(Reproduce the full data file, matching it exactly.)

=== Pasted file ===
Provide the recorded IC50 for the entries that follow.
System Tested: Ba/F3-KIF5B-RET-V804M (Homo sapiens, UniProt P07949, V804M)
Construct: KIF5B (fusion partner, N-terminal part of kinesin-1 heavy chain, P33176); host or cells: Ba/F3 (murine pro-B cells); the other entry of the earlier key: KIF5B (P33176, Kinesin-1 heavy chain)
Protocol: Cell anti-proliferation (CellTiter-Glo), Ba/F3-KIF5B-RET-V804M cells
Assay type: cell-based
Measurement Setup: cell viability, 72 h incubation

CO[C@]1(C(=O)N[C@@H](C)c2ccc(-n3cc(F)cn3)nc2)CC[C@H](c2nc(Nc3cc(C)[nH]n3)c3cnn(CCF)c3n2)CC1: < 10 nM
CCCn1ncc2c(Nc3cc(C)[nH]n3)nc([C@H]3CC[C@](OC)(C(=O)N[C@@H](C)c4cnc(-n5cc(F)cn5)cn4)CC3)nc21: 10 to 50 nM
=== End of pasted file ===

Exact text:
Provide the recorded IC50 for the entries that follow.
System Tested: Ba/F3-KIF5B-RET-V804M (Homo sapiens, UniProt P07949, V804M)
Construct: KIF5B (fusion partner, N-terminal part of kinesin-1 heavy chain, P33176); host or cells: Ba/F3 (murine pro-B cells); the other entry of the earlier key: KIF5B (P33176, Kinesin-1 heavy chain)
Protocol: Cell anti-proliferation (CellTiter-Glo), Ba/F3-KIF5B-RET-V804M cells
Assay type: cell-based
Measurement Setup: cell viability, 72 h incubation

CO[C@]1(C(=O)N[C@@H](C)c2ccc(-n3cc(F)cn3)nc2)CC[C@H](c2nc(Nc3cc(C)[nH]n3)c3cnn(CCF)c3n2)CC1: < 10 nM
CCCn1ncc2c(Nc3cc(C)[nH]n3)nc([C@H]3CC[C@](OC)(C(=O)N[C@@H](C)c4cnc(-n5cc(F)cn5)cn4)CC3)nc21: 10 to 50 nM